Pinto is left with a constitutional challenge to the Guidelines, but Mistretta v. United States, --- U.S. ----, 109 S.Ct. 647, 102 L.Ed.2d 714 (1989), wiped out most of his arguments. The only survivor is the claim that the Guidelines violate the Due Process Clause of the fifth amendment because they deprive judges of the power to impose "individualized" sentences. Several district judges have taken this position. E.g., United States v. Alafriz, 690 F.Supp. 1303, 1306-11 (S.D.N.Y.1988); United States v. Ortega Lopez, 684 F.Supp. 1506, 1512-14 (C.D.Cal.1988) (en banc). Three courts of appeals have rejected the contention, United States v. Brittman, 872 F.2d 827 (8th Cir.1989); United States v. Vizcaino, 870 F.2d 52 (2d Cir.1989); United States v. Frank, 864 F.2d 992, 1010 (3d Cir.1988), as did Judge Wiggins, dissenting from a decision invalidating the Guidelines on other grounds. Gubiensio-Ortiz v. Kanahele, 857 F.2d 1245, 1269 (9th Cir.1988) (Wiggins, J., dissenting), vacated, --- U.S. ----, 109 S.Ct. 859, 102 L.Ed.2d 984 (1989). Like our fellow courts of appeals, we conclude that the Guidelines meet constitutional requirements.
The Guidelines do not eliminate "individualized" sentences. Offense and offender characteristics still count--often a great deal. Pinto is an example, for he will serve much more time than would a first offender. Dealers who sell large quantities get longer terms than those who sell small quantities, and so on. Guidelines Sec. 2D1.1. True, the Guidelines standardize the process of sentencing, in the sense that every judge must use the same offense and offender characteristics. Standardization implies eliminating considerations that some judges think important in sentencing but that others, like the Commission, think less so or deem irrelevant. To reduce disparity in sentencing means telling some judges not to take into account things they would prefer to consider, or to weigh things differently than they think best. Some "mechanical" quality is inevitable, for rules (as opposed to flexible standards) have mechanical aspects and will encounter cases that just do not fit. If each judge used his favorite factors in every case, however, there would be no common ground. Still, that each judge must do things the same way unless there is ground for departure, which is allowed under defined circumstances, 18 U.S.C. Sec. 3553(b), hardly eliminates individuation in sentencing: the complexity of the Guidelines testifies to the effort to take many crime- and offender-specific features into account.
If the Guidelines used a cookie cutter rather than the complex of factors they do, what of it? Criminals aren't entitled to sentences devised by judges rather than legislatures. United States v. Oxford, 735 F.2d 276, 278 (7th Cir.1984) ("there is no constitutional requirement that a sentencing court individualize the sentence"); United States v. McCoy, 770 F.2d 647, 649-50 (7th Cir.1985) (same). Judicial discretion in sentencing comes late to our history. From the beginning of the Nation, Congress specified precise sentences. See United States v. Grayson, 438 U.S. 41, 45-46, 98 S.Ct. 2610, 2613-14, 57 L.Ed.2d 582 (1978), and Ex parte United States, 242 U.S. 27, 42, 37 S.Ct. 72, 74, 61 L.Ed. 129 (1916), recounting this history. Blackstone extolled uniformity as "one of the glories of our English law" because punishment "is not left in the breast of any judge" but is meted out "without respect of persons. For, if judgments were to be the private opinions of the judge, men would then be slaves to their magistrates; and would live in society, without knowing exactly the conditions and obligations which it lays them under." William Blackstone, 4 Commentaries on the Laws of England 371 (1st ed. 1769). These things go in cycles. Fixed sentences came to be seen as arbitrary, so legislatures enlarged judges' discretion to take the circumstances of each case into account, although one statute fixing the sentence--25 years, neither more nor less, for armed robbery from a postal carrier--survived until eliminated when the Guidelines went into effect. 18 U.S.C. Sec. 2114, sustained against due process challenge in, e.g., United States v. Smith, 602 F.2d 834 (8th Cir.1979), and Smith v. United States, 284 F.2d 789, 791 (5th Cir.1960). In some states (and for the Youth Corrections Act in the federal system) this reaction reached the extreme of indeterminate sentencing: all a judge could do was to pronounce guilt, and executive officials would decide how long the defendant served based on their assessment of the offender's "rehabilitation". Discretion, all the rage for years, in turn fell under attack on Blackstone's grounds, for it allowed unequal treatment of comparably-situated persons, according to each judge's estimate of the gravity of the crime and the culpability of the criminal. So the pendulum swung in the other direction. The statute books started to fill with mandatory minimum sentences. Criminal statutes with rare exceptions also set maximum sentences, which confine judges' powers as fully as do minimums--though defendants never challenge upper limits.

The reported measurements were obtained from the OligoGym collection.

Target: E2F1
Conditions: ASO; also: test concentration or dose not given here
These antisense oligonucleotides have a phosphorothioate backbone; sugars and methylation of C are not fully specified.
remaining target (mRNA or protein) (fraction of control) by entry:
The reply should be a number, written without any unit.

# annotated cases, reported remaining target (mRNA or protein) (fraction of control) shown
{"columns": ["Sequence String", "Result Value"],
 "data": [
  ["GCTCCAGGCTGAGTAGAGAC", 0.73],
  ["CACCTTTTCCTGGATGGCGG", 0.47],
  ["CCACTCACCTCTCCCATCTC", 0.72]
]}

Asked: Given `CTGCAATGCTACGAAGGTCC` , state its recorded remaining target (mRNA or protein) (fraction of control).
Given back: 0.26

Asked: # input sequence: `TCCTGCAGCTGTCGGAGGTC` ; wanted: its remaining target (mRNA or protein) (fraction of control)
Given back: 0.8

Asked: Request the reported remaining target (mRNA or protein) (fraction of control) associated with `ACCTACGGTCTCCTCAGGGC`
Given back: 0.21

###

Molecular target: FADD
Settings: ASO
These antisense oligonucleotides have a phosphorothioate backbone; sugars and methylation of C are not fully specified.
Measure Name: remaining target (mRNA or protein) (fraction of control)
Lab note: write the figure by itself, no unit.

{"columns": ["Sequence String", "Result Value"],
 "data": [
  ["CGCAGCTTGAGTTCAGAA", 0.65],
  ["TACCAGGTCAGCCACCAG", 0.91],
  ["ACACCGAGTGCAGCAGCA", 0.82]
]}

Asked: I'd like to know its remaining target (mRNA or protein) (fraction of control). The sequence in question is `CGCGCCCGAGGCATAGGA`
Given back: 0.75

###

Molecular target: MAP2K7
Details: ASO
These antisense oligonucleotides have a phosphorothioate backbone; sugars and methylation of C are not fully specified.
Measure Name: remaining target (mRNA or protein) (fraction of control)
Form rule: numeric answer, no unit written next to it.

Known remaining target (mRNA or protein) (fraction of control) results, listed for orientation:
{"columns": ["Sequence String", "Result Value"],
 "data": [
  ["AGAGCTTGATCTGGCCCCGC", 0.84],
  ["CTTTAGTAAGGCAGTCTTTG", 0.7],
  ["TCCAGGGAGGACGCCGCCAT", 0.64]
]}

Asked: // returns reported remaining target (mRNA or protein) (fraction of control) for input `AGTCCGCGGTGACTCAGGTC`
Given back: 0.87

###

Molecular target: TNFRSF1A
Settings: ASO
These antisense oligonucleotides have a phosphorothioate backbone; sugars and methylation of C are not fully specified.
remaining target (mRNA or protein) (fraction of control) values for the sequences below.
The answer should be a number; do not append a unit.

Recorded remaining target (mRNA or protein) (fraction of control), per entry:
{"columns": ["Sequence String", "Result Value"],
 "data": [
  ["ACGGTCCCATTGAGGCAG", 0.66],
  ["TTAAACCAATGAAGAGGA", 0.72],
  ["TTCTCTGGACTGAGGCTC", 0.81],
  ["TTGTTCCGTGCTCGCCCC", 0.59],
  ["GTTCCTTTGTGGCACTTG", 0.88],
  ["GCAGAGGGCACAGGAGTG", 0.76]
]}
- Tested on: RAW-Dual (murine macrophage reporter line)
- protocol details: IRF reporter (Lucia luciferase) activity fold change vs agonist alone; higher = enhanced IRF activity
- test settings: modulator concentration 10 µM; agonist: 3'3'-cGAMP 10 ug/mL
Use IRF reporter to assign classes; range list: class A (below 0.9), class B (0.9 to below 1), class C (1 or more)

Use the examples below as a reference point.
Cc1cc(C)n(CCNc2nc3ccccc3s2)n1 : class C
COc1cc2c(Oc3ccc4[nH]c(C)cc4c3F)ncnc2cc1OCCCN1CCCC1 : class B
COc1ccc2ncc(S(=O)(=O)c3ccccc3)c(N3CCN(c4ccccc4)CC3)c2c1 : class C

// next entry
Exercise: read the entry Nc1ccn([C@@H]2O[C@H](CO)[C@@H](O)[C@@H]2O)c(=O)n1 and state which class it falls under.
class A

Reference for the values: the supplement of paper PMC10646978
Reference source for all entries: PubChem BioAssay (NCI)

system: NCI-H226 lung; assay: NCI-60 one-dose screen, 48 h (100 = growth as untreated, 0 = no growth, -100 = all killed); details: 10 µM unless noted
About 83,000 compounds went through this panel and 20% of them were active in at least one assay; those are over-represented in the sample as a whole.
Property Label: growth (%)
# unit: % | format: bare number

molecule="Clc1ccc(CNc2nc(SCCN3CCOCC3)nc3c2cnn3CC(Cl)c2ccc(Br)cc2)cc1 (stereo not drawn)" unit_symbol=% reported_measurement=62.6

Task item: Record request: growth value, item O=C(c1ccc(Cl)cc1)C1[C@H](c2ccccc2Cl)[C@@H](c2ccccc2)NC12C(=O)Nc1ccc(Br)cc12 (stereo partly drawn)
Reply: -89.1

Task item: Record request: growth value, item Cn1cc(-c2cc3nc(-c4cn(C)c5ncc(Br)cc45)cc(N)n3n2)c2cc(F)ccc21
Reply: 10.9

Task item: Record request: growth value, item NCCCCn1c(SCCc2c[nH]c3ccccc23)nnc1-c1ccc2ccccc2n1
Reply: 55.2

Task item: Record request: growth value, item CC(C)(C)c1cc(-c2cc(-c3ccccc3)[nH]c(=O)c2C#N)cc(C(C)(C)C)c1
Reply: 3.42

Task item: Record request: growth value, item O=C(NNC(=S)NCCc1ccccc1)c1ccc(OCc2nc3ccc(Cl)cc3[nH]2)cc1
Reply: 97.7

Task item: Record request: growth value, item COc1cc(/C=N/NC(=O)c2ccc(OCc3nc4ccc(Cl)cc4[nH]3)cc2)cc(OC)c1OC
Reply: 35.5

Congress repudiated "rehabilitation" as a theory of punishment, 18 U.S.C. Sec. 3582(a), 28 U.S.C. Sec. 994(t), implying a dramatic reduction in individuation of sentence. Combining minimum and maximum terms, the Guidelines represent a point on a curve between fixed sentences and indeterminate ones. They use familiar devices--with the additional flexibility of "departures" that would not be authorized by statutory minima and maxima. Before the Guidelines took effect, judges' discretion also was hedged about by the practices of the parole authorities, who sought to leaven the disparities in sentencing with release guidelines similar in design to the Sentencing Guidelines. United States v. Addonizio, 442 U.S. 178, 99 S.Ct. 2235, 60 L.Ed.2d 805 (1979), rebuffed arguments that these trench on powers the Constitution reserves to the courts or authorize the revision of sentences to control more precisely the actual time served. See also, e.g., Geraghty v. United States Parole Commission, 719 F.2d 1199, 1208 (3d Cir.1983); United States ex rel. Forman v. McCall, 776 F.2d 1156 (3d Cir.1985).
Setting the bounds within which sentences must fall is a legislative function. Recently these bounds were wide (0-5 years for ordinary felonies, 10-40 for extraordinary ones); the Guidelines shrink the ranges so that the top is within 25% of the bottom and specify more precisely what combinations of offense and offender characteristics yield what ranges. One may agree or disagree with the project in principle; one may praise or question its implementation in the current Guidelines; but there can be no doubt that Congress may set formal minimum and maximum terms if it chooses. Questions about the delegation of power to set these bounds having been resolved in Mistretta, the existence of the ranges poses no separate problem.
Honorable Hubert L. Will, of the Northern District of Illinois, sitting by designation